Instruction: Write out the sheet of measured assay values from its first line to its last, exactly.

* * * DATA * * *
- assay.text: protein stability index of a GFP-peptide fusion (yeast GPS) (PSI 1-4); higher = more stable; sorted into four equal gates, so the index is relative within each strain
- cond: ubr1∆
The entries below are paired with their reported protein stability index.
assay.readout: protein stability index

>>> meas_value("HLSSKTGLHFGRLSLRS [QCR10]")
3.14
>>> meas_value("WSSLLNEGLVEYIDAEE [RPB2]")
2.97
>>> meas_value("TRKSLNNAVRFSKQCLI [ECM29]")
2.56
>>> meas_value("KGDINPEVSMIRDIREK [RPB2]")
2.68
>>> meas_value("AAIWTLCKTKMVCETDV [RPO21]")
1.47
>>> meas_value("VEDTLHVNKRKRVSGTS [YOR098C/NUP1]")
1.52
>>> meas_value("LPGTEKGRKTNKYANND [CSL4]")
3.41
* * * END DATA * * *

- assay.text: protein stability index of a GFP-peptide fusion (yeast GPS) (PSI 1-4); higher = more stable; sorted into four equal gates, so the index is relative within each strain
- cond: ubr1∆
The entries below are paired with their reported protein stability index.
assay.readout: protein stability index

>>> meas_value("HLSSKTGLHFGRLSLRS [QCR10]")
3.14
>>> meas_value("WSSLLNEGLVEYIDAEE [RPB2]")
2.97
>>> meas_value("TRKSLNNAVRFSKQCLI [ECM29]")
2.56
>>> meas_value("KGDINPEVSMIRDIREK [RPB2]")
2.68
>>> meas_value("AAIWTLCKTKMVCETDV [RPO21]")
1.47
>>> meas_value("VEDTLHVNKRKRVSGTS [YOR098C/NUP1]")
1.52
>>> meas_value("LPGTEKGRKTNKYANND [CSL4]")
3.41